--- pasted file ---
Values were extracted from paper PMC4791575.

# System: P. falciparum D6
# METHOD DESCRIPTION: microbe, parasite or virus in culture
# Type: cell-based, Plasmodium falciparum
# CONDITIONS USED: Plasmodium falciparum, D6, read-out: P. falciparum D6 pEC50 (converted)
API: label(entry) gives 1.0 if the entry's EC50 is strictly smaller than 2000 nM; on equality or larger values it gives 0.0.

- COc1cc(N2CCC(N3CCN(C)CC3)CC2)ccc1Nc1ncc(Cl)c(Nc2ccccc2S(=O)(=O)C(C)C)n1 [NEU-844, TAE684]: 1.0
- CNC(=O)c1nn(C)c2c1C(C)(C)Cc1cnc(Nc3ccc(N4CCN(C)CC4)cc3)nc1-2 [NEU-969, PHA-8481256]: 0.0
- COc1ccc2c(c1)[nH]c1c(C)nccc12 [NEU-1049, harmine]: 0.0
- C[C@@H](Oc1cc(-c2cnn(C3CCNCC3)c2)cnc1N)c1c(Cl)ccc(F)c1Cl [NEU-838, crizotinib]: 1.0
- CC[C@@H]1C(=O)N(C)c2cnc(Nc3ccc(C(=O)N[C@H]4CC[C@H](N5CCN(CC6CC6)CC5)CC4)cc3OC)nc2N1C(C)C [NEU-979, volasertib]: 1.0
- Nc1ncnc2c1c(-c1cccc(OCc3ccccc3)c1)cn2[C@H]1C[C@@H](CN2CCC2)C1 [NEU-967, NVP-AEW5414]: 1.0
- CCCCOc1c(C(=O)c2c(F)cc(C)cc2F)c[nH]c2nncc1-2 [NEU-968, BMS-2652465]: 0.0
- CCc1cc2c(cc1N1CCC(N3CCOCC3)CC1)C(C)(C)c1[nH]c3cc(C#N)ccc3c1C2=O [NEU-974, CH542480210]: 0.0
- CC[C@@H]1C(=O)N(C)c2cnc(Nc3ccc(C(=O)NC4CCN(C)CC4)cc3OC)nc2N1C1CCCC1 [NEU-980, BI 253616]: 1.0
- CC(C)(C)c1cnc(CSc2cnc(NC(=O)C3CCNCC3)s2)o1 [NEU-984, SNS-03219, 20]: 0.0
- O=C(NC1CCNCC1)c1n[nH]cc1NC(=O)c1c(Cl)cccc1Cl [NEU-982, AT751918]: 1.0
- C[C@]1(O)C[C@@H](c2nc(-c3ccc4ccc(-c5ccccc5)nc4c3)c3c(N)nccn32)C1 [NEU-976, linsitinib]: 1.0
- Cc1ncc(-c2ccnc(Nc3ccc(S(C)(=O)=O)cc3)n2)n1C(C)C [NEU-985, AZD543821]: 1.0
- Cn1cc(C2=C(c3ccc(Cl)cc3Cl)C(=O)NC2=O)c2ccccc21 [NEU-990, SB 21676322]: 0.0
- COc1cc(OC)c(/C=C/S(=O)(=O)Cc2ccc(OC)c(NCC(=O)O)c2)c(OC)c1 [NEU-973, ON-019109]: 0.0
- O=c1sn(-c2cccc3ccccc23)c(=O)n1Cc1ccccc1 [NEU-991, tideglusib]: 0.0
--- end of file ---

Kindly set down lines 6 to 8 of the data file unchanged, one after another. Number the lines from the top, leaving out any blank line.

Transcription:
API: label(entry) gives 1.0 if the entry's EC50 is strictly smaller than 2000 nM; on equality or larger values it gives 0.0.

- COc1cc(N2CCC(N3CCN(C)CC3)CC2)ccc1Nc1ncc(Cl)c(Nc2ccccc2S(=O)(=O)C(C)C)n1 [NEU-844, TAE684]: 1.0
- CNC(=O)c1nn(C)c2c1C(C)(C)Cc1cnc(Nc3ccc(N4CCN(C)CC4)cc3)nc1-2 [NEU-969, PHA-8481256]: 0.0